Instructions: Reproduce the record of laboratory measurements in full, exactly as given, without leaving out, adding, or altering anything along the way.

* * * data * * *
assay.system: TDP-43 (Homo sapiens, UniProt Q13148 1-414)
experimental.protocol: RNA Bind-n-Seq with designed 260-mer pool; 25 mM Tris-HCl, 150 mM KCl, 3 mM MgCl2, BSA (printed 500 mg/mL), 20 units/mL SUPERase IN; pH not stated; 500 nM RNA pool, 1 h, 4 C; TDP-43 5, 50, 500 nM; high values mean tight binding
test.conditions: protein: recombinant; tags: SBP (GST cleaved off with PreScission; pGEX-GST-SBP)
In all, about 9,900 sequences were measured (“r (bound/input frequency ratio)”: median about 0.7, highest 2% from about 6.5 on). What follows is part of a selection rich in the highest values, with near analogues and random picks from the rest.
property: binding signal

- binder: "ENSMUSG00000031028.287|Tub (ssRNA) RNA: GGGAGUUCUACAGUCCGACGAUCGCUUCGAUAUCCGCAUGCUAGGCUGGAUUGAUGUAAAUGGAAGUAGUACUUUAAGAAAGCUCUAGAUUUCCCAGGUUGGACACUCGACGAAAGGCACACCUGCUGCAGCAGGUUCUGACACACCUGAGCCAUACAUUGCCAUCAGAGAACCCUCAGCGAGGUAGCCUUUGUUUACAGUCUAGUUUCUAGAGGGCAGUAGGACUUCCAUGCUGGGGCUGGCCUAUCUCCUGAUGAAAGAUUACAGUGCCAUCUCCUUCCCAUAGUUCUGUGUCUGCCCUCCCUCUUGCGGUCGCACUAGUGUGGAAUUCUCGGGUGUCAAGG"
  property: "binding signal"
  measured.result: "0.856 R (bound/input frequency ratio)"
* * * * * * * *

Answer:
assay.system: TDP-43 (Homo sapiens, UniProt Q13148 1-414)
experimental.protocol: RNA Bind-n-Seq with designed 260-mer pool; 25 mM Tris-HCl, 150 mM KCl, 3 mM MgCl2, BSA (printed 500 mg/mL), 20 units/mL SUPERase IN; pH not stated; 500 nM RNA pool, 1 h, 4 C; TDP-43 5, 50, 500 nM; high values mean tight binding
test.conditions: protein: recombinant; tags: SBP (GST cleaved off with PreScission; pGEX-GST-SBP)
In all, about 9,900 sequences were measured (“r (bound/input frequency ratio)”: median about 0.7, highest 2% from about 6.5 on). What follows is part of a selection rich in the highest values, with near analogues and random picks from the rest.
property: binding signal

- binder: "ENSMUSG00000031028.287|Tub (ssRNA) RNA: GGGAGUUCUACAGUCCGACGAUCGCUUCGAUAUCCGCAUGCUAGGCUGGAUUGAUGUAAAUGGAAGUAGUACUUUAAGAAAGCUCUAGAUUUCCCAGGUUGGACACUCGACGAAAGGCACACCUGCUGCAGCAGGUUCUGACACACCUGAGCCAUACAUUGCCAUCAGAGAACCCUCAGCGAGGUAGCCUUUGUUUACAGUCUAGUUUCUAGAGGGCAGUAGGACUUCCAUGCUGGGGCUGGCCUAUCUCCUGAUGAAAGAUUACAGUGCCAUCUCCUUCCCAUAGUUCUGUGUCUGCCCUCCCUCUUGCGGUCGCACUAGUGUGGAAUUCUCGGGUGUCAAGG"
  property: "binding signal"
  measured.result: "0.856 R (bound/input frequency ratio)"